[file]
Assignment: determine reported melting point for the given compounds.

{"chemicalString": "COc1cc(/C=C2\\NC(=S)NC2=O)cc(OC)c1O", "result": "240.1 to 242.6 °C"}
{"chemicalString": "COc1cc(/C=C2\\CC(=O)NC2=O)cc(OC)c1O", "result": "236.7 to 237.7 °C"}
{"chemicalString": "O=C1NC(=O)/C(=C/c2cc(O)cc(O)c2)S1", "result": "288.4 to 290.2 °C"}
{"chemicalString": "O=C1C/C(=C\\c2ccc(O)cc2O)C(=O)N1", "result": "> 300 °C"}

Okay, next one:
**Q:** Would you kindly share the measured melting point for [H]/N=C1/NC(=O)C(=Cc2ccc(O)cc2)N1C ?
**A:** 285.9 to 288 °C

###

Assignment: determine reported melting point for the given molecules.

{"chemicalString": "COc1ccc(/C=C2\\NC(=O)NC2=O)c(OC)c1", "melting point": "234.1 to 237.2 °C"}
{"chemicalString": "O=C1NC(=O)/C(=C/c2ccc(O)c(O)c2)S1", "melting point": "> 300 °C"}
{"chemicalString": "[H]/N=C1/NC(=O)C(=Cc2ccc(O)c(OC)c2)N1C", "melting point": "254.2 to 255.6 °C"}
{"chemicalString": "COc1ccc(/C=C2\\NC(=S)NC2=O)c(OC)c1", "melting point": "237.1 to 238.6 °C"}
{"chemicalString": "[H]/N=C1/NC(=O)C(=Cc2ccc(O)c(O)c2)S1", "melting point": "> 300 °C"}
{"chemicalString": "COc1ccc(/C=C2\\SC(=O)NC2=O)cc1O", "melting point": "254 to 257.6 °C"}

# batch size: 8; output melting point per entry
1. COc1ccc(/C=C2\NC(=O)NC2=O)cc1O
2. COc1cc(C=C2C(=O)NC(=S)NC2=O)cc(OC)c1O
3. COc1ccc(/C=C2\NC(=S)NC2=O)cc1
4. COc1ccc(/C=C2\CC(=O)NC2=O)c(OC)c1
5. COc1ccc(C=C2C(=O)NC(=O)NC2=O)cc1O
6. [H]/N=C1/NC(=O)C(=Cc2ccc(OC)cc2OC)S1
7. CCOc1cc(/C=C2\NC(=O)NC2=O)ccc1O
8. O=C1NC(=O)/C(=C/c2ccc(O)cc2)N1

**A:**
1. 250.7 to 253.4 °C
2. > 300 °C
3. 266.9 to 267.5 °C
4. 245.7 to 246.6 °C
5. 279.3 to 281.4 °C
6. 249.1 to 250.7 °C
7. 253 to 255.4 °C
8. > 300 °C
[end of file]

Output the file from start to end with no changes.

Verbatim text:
Assignment: determine reported melting point for the given compounds.

{"chemicalString": "COc1cc(/C=C2\\NC(=S)NC2=O)cc(OC)c1O", "result": "240.1 to 242.6 °C"}
{"chemicalString": "COc1cc(/C=C2\\CC(=O)NC2=O)cc(OC)c1O", "result": "236.7 to 237.7 °C"}
{"chemicalString": "O=C1NC(=O)/C(=C/c2cc(O)cc(O)c2)S1", "result": "288.4 to 290.2 °C"}
{"chemicalString": "O=C1C/C(=C\\c2ccc(O)cc2O)C(=O)N1", "result": "> 300 °C"}

Okay, next one:
**Q:** Would you kindly share the measured melting point for [H]/N=C1/NC(=O)C(=Cc2ccc(O)cc2)N1C ?
**A:** 285.9 to 288 °C

###

Assignment: determine reported melting point for the given molecules.

{"chemicalString": "COc1ccc(/C=C2\\NC(=O)NC2=O)c(OC)c1", "melting point": "234.1 to 237.2 °C"}
{"chemicalString": "O=C1NC(=O)/C(=C/c2ccc(O)c(O)c2)S1", "melting point": "> 300 °C"}
{"chemicalString": "[H]/N=C1/NC(=O)C(=Cc2ccc(O)c(OC)c2)N1C", "melting point": "254.2 to 255.6 °C"}
{"chemicalString": "COc1ccc(/C=C2\\NC(=S)NC2=O)c(OC)c1", "melting point": "237.1 to 238.6 °C"}
{"chemicalString": "[H]/N=C1/NC(=O)C(=Cc2ccc(O)c(O)c2)S1", "melting point": "> 300 °C"}
{"chemicalString": "COc1ccc(/C=C2\\SC(=O)NC2=O)cc1O", "melting point": "254 to 257.6 °C"}

# batch size: 8; output melting point per entry
1. COc1ccc(/C=C2\NC(=O)NC2=O)cc1O
2. COc1cc(C=C2C(=O)NC(=S)NC2=O)cc(OC)c1O
3. COc1ccc(/C=C2\NC(=S)NC2=O)cc1
4. COc1ccc(/C=C2\CC(=O)NC2=O)c(OC)c1
5. COc1ccc(C=C2C(=O)NC(=O)NC2=O)cc1O
6. [H]/N=C1/NC(=O)C(=Cc2ccc(OC)cc2OC)S1
7. CCOc1cc(/C=C2\NC(=O)NC2=O)ccc1O
8. O=C1NC(=O)/C(=C/c2ccc(O)cc2)N1

**A:**
1. 250.7 to 253.4 °C
2. > 300 °C
3. 266.9 to 267.5 °C
4. 245.7 to 246.6 °C
5. 279.3 to 281.4 °C
6. 249.1 to 250.7 °C
7. 253 to 255.4 °C
8. > 300 °C